Martins Ferry’s RG plant remains idle

MARTINS FERRY – A rich and proud history of steelmaking may have come to an end for Martins Ferry, as the RG Steel plant sits quiet following its recent $2 million purchase by Quay Mull and Joseph N. Gompers.

“I had a lot of family members and friends work there. I hope something can be done there that will help put some people back to work,” said Belmont County Auditor Andy Sutak, a Martins Ferry native.

Sutak said with the Marcellus and Utica shale natural gas industry burgeoning in Ohio and West Virginia, the land’s location along the Ohio River – along with the nearby rail and highway access – should make it attractive to some type of drilling-related business.

“I would really hate to see it just torn down and gutted,” he added.

A Thursday visit to the plant showed no activity at the facility. Following RG Steel’s bankruptcy last year, the company liquidated the assets of the former Wheeling-Pittsburgh Steel Corp. A deed on file in the Belmont County Recorder’s Office shows that Wheeling businessmen Mull and Gompers purchased the Martins Ferry RG site for $2 million.

Both Mull and Gompers have been unavailable for comment regarding their plans for the property.

Esmark Inc. – which recently purchased the former RG Yorkville mill with plans to revitalize it as the Ohio Cold Rolling Co. – acquired all the former Wheeling-Pitt facilities in 2006 before selling them to Russian steelmaker OAO Severstal for $1.23 billion in 2008. Severstal later sold these plants to RG, which liquidated the assets last year.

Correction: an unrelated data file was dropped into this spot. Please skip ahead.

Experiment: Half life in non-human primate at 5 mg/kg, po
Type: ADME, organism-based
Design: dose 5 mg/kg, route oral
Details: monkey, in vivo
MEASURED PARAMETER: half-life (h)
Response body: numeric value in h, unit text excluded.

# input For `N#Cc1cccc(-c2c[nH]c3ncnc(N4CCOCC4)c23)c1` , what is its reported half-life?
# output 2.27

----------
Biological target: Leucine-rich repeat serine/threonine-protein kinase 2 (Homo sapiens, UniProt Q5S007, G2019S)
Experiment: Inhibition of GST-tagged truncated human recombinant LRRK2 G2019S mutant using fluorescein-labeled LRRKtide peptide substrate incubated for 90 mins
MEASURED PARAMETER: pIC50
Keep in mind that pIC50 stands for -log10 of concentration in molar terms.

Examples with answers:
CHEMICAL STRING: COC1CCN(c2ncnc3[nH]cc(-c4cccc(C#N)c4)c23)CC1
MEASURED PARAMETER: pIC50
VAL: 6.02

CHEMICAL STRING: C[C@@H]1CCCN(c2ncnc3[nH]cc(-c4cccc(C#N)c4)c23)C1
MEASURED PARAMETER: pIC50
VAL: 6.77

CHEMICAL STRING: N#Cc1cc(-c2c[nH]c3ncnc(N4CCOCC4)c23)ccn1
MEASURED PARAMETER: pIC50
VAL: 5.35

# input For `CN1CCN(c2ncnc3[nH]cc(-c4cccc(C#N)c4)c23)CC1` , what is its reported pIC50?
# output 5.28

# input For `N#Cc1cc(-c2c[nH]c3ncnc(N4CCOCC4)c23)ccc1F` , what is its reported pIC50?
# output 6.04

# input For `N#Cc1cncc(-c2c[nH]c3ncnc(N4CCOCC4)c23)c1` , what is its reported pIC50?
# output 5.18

A separate deed filed in Belmont County in November shows that RG sold some of its riverfront land in Yorkville and Martins Ferry to the Wheeling & Lake Erie Railway Co. for $750,000.

“The land is mainly closer to Yorkville. We hope to see it used for transportation,” said Railway Director of Real Estate Clarence Jaeger.

According to the company’s website, the Wheeling & Lake Erie Railway Co. “began in 1871 with the need for a rail connection between the Wheeling coal fields and Lake Erie port cities and facilities.” The company later moved its main offices to Brewster, Ohio, where they remain today.

In the drilling industry, the website states, the railway has been transporting sand, cement, pipe, equipment and even natural gas liquids, primarily in Pennsylvania.

Another Belmont County deed shows a $500,000 sale of land in Martins Ferry from RG to an entity called Aldiny LLC. This company maintains a mailing address of 117 Edgington Lane in Wheeling, which is also the address of the Gompers & Associates accounting firm.

A final destiny also is yet to be determined for the large Mingo Junction plant, which Frontier Industrial purchased out of the bankruptcy for $20 million. The facility contains the electric arc furnace, which itself cost $115 million in the mid-2000s.

As the Upper Ohio Valley RG plants site idle, portions of the large mill in Sparrows Point, Md., are now about to be demolished and sold.

Though his company’s website states that it specializes in “demolition” and “industrial gutting,” Craig Slater, general counsel and vice president for Frontier, said his crews have removed some “stuff” from the Mingo mill, but nothing vital to the steelmaking process.

He said he hopes to enter an agreement with someone who can operate the plant.

RG sold the old Steubenville plant to a subsidiary of Herman Strauss Inc., a Wheeling-based recycling business. Strauss paid $4.3 million for about 103 acres, plus another $10.7 million for the scrap and machinery.